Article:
This past winter with its frigid, well-below-average temperatures and heavy load of snow, gave Americans the country over a taste of the increased utility bills that are to become the new standard in the United States. This year saw the largest month-to-month increase in the cost of electricity in almost four years. The price has climbed 4.4% over the course of a year. Electricity rates are rising exponentially and are increasing at a much higher rate than gas rates. Households are spending an average of $300 more a year on electricity alone. The U.S. Department of Energy predicts that electricity prices will jump another 13% by 2020.
Why Are Utilities Costs Increasing?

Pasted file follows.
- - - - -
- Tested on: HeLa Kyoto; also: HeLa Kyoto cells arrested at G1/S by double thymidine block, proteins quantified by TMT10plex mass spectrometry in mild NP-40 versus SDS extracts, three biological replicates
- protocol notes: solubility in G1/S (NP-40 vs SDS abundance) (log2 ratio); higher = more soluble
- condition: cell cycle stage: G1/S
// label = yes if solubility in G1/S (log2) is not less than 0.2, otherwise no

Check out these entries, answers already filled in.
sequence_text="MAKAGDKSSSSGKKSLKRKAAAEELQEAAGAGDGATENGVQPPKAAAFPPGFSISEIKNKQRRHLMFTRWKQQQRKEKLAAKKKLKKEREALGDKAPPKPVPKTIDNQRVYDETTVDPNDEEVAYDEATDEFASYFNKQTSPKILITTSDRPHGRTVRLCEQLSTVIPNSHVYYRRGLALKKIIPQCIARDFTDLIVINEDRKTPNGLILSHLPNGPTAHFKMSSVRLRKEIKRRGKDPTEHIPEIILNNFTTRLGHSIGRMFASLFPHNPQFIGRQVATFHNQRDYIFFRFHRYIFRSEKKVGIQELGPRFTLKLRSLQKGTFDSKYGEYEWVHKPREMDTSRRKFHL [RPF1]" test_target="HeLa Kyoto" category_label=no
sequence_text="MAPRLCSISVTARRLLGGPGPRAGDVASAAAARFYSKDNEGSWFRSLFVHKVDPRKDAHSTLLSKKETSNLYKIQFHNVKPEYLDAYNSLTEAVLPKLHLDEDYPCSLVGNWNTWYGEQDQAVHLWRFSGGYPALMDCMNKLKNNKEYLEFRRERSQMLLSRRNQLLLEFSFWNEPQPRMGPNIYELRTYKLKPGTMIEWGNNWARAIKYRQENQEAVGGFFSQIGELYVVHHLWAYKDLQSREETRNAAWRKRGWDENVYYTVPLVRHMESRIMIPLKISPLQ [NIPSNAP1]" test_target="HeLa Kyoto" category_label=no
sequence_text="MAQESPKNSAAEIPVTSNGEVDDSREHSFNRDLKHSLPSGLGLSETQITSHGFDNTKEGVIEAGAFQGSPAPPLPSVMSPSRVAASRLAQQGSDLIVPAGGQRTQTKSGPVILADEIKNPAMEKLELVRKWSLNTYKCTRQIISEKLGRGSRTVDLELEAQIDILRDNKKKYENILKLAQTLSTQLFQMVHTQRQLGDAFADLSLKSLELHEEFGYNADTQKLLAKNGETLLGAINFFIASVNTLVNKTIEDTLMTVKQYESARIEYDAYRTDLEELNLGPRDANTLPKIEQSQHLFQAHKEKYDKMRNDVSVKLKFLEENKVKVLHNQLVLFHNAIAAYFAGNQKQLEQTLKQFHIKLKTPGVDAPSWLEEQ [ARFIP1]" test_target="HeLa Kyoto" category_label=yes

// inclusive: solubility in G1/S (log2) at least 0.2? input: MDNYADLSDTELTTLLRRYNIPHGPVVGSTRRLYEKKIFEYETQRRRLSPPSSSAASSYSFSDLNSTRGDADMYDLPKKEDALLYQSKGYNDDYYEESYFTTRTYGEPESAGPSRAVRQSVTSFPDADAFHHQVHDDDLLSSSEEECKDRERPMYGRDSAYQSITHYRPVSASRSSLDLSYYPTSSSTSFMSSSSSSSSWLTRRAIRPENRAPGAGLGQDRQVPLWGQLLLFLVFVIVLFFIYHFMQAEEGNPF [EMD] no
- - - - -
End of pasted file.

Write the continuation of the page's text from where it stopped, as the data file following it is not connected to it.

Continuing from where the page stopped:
The cost of electricity is on the rise because of increased concerns about the effects of burning fossil fuels on the environment and their role in the inevitable future of global climate change. As a result of environmental worries, many coal plants, which are the largest source of cheap power, are being shut down. Because there is not yet a viable, cheap, or equally effective alternative to producing energy using coal, electricity prices have shot up. During this lingering economic recession where jobs are scarce and wage increases are even scarcer, people are trying to limit their usage of electricity to save a little extra every month. The result of this, though, is that the price has increased as the demand has dropped so that households may end up paying even more for less electricity used. More vigilant and strict environmental regulations have placed increased rules and demands on producers of electricity, which have caused their operating costs to increase, producing a domino effect of increased costs.